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A Dvar Torah for Parshah Emor

"Judging Everyone Favorably"

A Dvar Torah for Parsha Emor: Leviticus 21:1 – 24:23
By Rabbi Shlomo Nachman © May 08, 2020

We turn to Rebbe Nachman's Likutey Moharan Book 1 #282

We read in this week's parsha: "Say to the kohanim, the sons of Aharon..." (Leviticus 21:1).

Hillel taught, "Be like Aharon [the first Cohen]: love peace, promote peace and draw people to Torah" (Avot 1:12).

Rebbe Nachman advised: "Judge everyone—including yourself—favorably" (Likutey Moharan I, Lesson #282).

It is easy to show kindness to those who are kind, but how about to those who are not? Once we determine someone is a "bad person" their apparent negatives can become all we see. Consider the following:

Rafael Landau was a Polish Jew who lived in Lublin. He was not observant of the laws or traditions of his people. Quite the opposite, as a matter of fact. He and his friends openly laughed and scoffed at those who did.

One Shabbat they decided to get their jollies by visiting the Breslov shul in Warsaw. On his way into the shul where the Chassidim were finishing their prayers, Rafael stubbed out his cigarette—right next to the mezuzah.

It is customary among Breslov Chassidim to study some of Rabbi Nachman’s Stories after the Shabbat morning prayers. Rafael walked in and stood behind Reb Yitzchok Breiter (who introduced Rebbe Nachman’s teachings to Poland and was martyred in the Holocaust). He listened to what Reb Yitzchok was teaching. He didn't laugh.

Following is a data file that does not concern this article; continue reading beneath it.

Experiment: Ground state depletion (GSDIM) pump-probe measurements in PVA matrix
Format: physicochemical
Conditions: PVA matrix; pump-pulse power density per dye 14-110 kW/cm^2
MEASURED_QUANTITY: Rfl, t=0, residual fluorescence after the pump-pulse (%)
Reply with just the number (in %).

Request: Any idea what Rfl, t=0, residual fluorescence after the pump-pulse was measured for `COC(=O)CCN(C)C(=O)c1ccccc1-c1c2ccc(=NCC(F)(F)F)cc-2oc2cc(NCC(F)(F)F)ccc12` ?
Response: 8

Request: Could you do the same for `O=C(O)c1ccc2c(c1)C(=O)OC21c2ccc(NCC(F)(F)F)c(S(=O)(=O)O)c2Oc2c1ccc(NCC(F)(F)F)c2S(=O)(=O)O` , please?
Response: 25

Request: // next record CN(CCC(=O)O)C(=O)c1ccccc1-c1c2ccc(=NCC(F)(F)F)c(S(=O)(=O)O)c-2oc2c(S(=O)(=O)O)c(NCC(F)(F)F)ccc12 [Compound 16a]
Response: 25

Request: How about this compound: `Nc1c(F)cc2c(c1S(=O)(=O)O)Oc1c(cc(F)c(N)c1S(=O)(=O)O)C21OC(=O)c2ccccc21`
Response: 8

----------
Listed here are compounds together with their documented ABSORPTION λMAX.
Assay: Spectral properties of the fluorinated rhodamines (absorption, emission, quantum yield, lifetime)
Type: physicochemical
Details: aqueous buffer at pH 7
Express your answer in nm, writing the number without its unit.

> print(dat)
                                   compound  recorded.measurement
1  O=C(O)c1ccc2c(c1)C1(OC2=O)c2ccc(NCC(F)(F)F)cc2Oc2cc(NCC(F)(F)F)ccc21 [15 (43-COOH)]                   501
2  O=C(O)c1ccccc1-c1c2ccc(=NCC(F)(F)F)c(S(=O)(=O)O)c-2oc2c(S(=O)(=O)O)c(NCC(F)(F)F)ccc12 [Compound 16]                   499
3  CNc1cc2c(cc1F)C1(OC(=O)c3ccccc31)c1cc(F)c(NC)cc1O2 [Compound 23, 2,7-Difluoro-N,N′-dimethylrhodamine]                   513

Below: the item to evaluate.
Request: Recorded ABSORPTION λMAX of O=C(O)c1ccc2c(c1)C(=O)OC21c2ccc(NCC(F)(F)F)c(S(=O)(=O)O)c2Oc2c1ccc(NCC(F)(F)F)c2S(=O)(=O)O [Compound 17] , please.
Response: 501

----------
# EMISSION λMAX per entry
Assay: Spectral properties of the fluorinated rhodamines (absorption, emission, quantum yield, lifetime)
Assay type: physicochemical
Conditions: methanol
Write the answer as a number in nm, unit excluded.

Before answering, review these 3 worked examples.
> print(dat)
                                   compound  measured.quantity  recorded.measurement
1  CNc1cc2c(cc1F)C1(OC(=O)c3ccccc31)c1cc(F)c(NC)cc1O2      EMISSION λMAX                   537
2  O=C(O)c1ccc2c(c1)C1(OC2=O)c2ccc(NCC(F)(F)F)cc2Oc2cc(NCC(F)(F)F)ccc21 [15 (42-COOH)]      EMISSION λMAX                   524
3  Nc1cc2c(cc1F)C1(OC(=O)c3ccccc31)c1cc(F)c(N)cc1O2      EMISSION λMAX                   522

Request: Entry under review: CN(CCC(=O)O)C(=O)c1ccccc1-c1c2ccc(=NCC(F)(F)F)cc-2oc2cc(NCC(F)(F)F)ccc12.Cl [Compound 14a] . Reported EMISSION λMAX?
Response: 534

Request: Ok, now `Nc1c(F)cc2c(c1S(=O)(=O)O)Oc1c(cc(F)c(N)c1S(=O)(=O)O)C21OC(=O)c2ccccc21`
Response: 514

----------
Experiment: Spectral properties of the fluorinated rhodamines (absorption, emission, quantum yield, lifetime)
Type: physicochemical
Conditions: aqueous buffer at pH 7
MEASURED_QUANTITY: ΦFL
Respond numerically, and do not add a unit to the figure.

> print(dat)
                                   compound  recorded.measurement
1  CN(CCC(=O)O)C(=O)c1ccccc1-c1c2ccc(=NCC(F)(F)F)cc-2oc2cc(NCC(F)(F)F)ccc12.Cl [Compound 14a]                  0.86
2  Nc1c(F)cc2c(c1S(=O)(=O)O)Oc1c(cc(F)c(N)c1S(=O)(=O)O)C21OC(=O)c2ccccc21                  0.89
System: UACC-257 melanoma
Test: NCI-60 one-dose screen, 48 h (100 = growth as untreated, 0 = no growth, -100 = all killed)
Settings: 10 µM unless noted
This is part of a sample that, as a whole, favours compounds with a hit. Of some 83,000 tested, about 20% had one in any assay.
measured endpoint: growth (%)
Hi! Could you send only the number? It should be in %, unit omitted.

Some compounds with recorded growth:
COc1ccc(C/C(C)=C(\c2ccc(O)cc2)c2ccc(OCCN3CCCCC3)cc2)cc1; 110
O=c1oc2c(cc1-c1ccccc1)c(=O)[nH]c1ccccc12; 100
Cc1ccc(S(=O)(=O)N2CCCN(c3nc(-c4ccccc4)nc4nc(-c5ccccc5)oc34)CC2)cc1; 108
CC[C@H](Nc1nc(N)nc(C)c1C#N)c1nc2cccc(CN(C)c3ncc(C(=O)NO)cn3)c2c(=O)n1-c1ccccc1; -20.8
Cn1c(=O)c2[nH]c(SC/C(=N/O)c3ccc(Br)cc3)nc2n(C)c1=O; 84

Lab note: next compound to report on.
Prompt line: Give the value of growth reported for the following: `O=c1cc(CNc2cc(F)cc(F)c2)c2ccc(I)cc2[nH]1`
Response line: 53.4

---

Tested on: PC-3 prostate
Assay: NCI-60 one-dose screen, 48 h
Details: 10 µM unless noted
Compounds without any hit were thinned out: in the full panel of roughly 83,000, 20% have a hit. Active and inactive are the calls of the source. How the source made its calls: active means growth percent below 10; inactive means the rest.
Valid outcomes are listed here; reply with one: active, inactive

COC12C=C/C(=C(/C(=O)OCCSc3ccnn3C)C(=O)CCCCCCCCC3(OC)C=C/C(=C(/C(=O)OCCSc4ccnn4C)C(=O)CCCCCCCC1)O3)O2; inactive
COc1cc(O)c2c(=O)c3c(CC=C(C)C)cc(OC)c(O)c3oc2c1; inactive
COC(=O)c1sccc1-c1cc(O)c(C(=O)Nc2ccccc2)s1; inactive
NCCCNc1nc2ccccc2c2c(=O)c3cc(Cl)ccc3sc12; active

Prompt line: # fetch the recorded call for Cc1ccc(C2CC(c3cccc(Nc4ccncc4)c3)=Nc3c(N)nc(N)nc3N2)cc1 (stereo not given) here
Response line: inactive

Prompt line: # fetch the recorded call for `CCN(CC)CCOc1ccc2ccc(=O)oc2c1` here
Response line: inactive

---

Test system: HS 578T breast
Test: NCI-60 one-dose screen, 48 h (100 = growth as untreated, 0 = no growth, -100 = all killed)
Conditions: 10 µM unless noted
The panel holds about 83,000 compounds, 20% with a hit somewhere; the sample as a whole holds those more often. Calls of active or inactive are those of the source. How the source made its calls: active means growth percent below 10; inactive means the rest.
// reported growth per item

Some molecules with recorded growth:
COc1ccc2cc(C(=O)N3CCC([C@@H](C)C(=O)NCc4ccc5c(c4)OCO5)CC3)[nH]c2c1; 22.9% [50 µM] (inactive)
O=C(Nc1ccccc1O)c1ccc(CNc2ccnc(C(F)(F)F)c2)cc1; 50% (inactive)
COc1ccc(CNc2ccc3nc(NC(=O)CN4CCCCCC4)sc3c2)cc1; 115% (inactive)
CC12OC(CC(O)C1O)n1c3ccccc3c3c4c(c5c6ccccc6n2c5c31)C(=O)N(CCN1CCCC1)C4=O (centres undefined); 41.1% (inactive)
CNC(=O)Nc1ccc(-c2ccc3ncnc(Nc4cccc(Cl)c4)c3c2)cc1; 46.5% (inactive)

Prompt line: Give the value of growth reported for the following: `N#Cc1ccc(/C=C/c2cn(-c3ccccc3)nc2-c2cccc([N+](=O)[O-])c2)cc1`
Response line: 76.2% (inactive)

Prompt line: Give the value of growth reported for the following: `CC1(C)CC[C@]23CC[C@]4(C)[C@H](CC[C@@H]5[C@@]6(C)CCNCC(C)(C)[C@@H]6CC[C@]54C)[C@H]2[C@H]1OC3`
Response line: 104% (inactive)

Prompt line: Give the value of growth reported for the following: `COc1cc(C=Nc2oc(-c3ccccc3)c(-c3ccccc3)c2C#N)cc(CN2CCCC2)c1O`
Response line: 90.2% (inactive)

Rafael came back the next Shabbat and the next, for nine months. Not to join in the prayers, but to listen to more of what Reb Yitzchok had to teach from Rebbe Nachman. Finally, after nine months, Rafael decided to keep Torah and mitzvot.

Rafael disrespected the shul and the worshipers, but the Breslovers showed him compassion. Because of Rebbe Nachman's insights they judged Rafael favorably despite his improper actions and words.

To judge others favorably requires realizing that what truly motivates a Jew is his desire for HaShem and His Covenant. This is true of all Jews, both the righteous and the unrighteous. No matter what a Jew says or does, no matter what he thinks his motivation is, every Jew is drawn to the Derech, to the Way of HaShem. He or she either embraces Torah or chooses to resist it. But every Jew must deal with the Torah. In either case the Jew is taking his next step toward the Creator because this is what the eternal Covenant draws each of us to do. Walking the derech is fundamental to our nature. HaShem chose us. His Will is done through us and one day every Jew will bend the knee to HaShem and choose to embrace His Torah.

No matter how difficult it may be at times, we must look underneath all the surface wrappings and trappings so that everyone's essential desire for the Love of G-d is encouraged and nourished. Consider that most of the things we experience in our daily lives wont matter or even be remembered this time next year, or the year after. It is our relationship with HaShem and our Love for our fellow beings that matters. Love can have long lasting results. Seeing the good in others promotes love. Seeing the worst destroys love. As Rebbe Nachman said: "It’s not hard to push people away. The real work is to draw them close and uplift them."

Let us have the kavanah to accept and to embrace while maintaining personal integrity. As Rav Kook said, "As there are enough people practicing rejection, I choose to be one who practices acceptance.

Based on a piece by Breslov Institute.

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